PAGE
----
A small town may be better measured by the stamp of its spirit than the size of its population or the span of its geography.
There’s a small-town substance to this place we call home. It’s true for St Louis itself but especially the neighborhoods that readers of this paper know best, the ones of old trees and new cafés, strong schools and smart kids, low fences and good neighbors. (Does one begat the other?)
There’s the noon’n’six hymns from the bell tower at First Pres. And the prime-corner real estate of budding developers who operate summer’s Kool-Aid stands. And morning walkers who’d be strangers except that we know each others’ dogs by name. And a hush on holiday mornings, especially when flags ripple in remembrance. And the haunting horn of the train that rumbles through on Sundays around bedtime. And a familiar name in an obituary, the neighbor’s cousin, wasn’t he?, the one whose sister moved away but came back to raise her family and whose brother’s grandchildren are in Little League, now, with yours?
This is Kitchen Parade’s debut in the Webster-Kirkwood Times but my mom started the column for a small-town newspaper back in 1959.
I hope that it fast becomes a turn-to corner of this paper for both new and experienced cooks, one that feels like sharing a coffee (and a recipe!) over the kitchen table with an old friend.
Time-to-table: 15 minutes
- 1 clove garlic
- 4 slices hearty bread (stale bread works great)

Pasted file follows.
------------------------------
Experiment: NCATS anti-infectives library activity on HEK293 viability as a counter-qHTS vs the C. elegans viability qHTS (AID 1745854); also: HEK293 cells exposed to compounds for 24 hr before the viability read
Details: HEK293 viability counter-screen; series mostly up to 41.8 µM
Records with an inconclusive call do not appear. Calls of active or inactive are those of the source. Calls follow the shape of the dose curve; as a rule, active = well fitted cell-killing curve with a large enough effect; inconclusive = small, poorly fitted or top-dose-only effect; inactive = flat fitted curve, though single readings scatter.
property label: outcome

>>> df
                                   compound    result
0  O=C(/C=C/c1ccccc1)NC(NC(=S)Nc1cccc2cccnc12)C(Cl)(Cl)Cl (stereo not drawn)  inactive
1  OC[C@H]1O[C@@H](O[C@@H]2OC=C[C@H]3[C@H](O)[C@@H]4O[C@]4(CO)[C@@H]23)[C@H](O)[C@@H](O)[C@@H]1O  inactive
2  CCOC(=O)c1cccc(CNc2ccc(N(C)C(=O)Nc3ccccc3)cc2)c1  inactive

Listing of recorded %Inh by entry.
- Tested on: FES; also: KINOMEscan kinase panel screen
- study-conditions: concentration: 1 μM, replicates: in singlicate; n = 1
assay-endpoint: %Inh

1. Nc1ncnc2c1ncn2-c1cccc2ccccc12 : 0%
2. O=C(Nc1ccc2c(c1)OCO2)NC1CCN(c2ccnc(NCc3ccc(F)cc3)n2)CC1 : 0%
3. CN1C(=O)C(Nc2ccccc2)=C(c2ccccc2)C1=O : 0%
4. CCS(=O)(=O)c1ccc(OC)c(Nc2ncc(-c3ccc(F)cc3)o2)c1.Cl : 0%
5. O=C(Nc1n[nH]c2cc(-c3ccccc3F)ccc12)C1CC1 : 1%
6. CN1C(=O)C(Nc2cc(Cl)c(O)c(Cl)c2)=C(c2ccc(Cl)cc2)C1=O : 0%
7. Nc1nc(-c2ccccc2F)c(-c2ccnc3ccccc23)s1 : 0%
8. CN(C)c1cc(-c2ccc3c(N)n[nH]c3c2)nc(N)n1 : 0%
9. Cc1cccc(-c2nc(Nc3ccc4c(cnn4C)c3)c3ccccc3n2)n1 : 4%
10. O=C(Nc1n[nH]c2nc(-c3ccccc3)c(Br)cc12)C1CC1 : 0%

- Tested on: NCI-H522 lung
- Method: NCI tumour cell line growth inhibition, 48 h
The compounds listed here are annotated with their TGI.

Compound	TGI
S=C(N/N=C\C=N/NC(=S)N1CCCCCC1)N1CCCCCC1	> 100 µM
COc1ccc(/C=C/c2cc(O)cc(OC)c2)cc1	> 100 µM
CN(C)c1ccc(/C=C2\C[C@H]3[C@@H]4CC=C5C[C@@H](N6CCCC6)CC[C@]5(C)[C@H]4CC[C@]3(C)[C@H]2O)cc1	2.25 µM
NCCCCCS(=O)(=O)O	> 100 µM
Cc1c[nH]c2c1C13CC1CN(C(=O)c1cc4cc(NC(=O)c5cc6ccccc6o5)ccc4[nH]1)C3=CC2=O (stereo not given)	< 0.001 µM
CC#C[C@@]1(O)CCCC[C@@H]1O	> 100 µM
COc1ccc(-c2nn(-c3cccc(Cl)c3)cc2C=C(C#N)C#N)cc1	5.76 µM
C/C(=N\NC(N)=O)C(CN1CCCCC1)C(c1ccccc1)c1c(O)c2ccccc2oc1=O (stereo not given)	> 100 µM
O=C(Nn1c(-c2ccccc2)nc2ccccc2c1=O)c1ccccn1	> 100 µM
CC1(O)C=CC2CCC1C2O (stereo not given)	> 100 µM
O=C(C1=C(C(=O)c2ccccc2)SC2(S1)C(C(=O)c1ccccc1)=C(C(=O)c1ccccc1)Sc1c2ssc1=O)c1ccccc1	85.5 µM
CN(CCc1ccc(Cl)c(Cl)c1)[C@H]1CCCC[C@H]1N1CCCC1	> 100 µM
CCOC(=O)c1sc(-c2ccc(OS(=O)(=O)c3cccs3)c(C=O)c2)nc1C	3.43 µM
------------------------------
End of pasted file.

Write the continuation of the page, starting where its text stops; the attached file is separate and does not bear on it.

- 4 perfectly ripe tomatoes
- ½ a red onion, diced fine
- ½ an English cucumber, diced fine
- 10 fresh basil leaves, chopped
- 2 cloves garlic, chopped (in a rush? use minced garlic from a jar)
- 6 tablespoons capers
- About 2 tablespoons red wine vinegar
- About 2 tablespoons olive oil
- To taste, salt
- To taste, freshly ground pepper
Rub the garlic clove on the bread, then grill or broil both sides until lightly toasted. Tear into pieces.
Core and dice the tomatoes. (Optional: If tomato skins are unappealing, it takes only a few extra minutes to ‘blanch’ tomatoes. Just drop them into boiling water for a minute, then rinse under cold water until the skins peel off easily with a knife. For ‘all meat’ tomatoes, cut them in half, then remove and discard the seeds with a small spoon. Chop the remaining tomato meat.)
Combine the tomatoes, onion, cucumber, basil, garlic and capers in a large serving bowl. (Stop here if making in advance.)
Just before serving, stir in the bread, letting it soak up the tomato juice for a minute. Splash with the vinegar and olive oil, then season to taste with salt and pepper.
• Sept 2005 | This is Kitchen Parade's debut column in my very own 'hometown paper', the Webster-Kirkwood Times and its sister publication the South County Times. They're small-town weekly papers with a combined circulation of about 100,000.
• Aug 2006 | Here's reason to make extra panzanella, or a way to use up any leftovers. Just remove the bread, then toss into hot pasta with some Parmesan. Even my dad, who's not all that keen on pasta, says "This is a really refreshing way to eat pasta." I love it too!
• Aug 2008 | Substitute slices of leftover cornbread for the hearty bread. If you don't want to fire up the grill, just rub the bread with garlic, then fry until slightly crisp in a bit of bacon grease.
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© Copyright 2006 Kitchen Parade